From there, we made it back to the Kemper Museum of Modern Art, which we had visited the evening before but had yet to observe in daylight. We were re-acquainted with Louise Bourgeois’s “Spider”…
…as well as Tom Otterness’s “Crying Giant.”
We had previously seen Bourgeois’s work in Iowa and in New Orleans, and we had only recently seen Otterness’s work (City Garden, in St. Louis).
That being our last stop…
…we bid adieu to Kelly and her insightful information and headed to scrounge up some lunch.
Much to the recommendation of our tour guide, we decided to eat lunch at Q39, a local Kansas City barbeque joint. We found the restaurant to be very popular and were confronted with an hour wait. With that information, Professor Yawn and Stephanie decided to let us wait and enjoy lunch while they left to grab our bags at the hotel in preparation for our departure this evening. We finally got a table, which was worth every second of the wait, once we received our appetizer of fried onion strings and meals consisting of ribs, sausage, pulled pork, and even better Kansas City barbeque sauce.
Slightly tangy and very sweet, we enjoyed the barbeque that is so different than what we can enjoy in Texas. We left the restaurant full and ready to take on the rest of our afternoon.
We spent the first part of the rest of our afternoon exploring and learning at The National WWI Museum and Memorial. We arrived just in time to sit and watch the introductory video that left us wanting to learn more, so we ventured into the museum. We began with the WWI timeline that started with the assassination of Archduke Franz Ferdinand and led to Austria declaring war on Serbia.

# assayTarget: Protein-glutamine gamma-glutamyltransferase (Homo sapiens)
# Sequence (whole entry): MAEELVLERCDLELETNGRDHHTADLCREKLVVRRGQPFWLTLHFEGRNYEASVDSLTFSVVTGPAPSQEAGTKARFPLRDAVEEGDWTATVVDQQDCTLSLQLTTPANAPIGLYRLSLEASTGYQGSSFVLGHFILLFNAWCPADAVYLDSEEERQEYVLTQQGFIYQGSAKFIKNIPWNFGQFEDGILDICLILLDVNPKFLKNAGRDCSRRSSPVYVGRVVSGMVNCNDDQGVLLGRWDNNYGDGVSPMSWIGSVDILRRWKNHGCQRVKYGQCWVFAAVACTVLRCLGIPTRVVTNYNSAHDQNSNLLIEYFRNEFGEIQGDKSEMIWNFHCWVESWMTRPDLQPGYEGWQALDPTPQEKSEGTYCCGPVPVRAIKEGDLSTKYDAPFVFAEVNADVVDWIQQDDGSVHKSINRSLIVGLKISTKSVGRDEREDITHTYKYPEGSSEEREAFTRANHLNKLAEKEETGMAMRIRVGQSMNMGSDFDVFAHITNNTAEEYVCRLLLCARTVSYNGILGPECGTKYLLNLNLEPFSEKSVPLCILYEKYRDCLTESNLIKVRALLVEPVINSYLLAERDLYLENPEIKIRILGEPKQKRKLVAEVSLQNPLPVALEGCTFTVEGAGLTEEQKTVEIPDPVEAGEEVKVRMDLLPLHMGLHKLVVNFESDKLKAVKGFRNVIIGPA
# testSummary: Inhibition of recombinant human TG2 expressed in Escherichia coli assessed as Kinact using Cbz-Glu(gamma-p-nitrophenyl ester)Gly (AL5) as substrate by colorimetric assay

This led to an entanglement of treaties and soon after, the five Great Powers were at war.
The museums timeline was easy to read and separated every year. The year of 1915 showed how the momentum of the war shifted to the east and highlighted the sinking of Lusitania by a German submarine. The year of 1916 on the timeline highlighted the Battle of Verdun and the Battle of the Somme. The timeline then moved on to the year of 1917, which is when Germany began to renew their unrestricted submarine warfare. One U-boat had cost American lives, which led to America severing its diplomatic relations with Germany and having to decide upon entering the war. The first American troops landed in France on June 25, 1917 and the spirits of France were renewed. The museum also features sections on Air warfare and others. As we walked through the museum we were able to watch another more interactive video about the war which then escorted us to the back portion of the museum that highlighted the America’s role in the War. The museum was very detailed and included many aspects of the war such as every branch of the military, a woman’s position in the war, civilian’s positions in the war, and an exhibit on war propaganda.
We entered a reflections box where we were able to listen to voices from the War. We then took an elevator up to the Memorial where the tower commemorating the fallen soldiers stands. After enjoying the view, we walked back over the glass bridge hanging over the poppies that represent the fallen soldiers of the War.
We left the National World War I Museum to stroll down the hill in front of it, capturing the beautiful fall afternoon with a few photographs.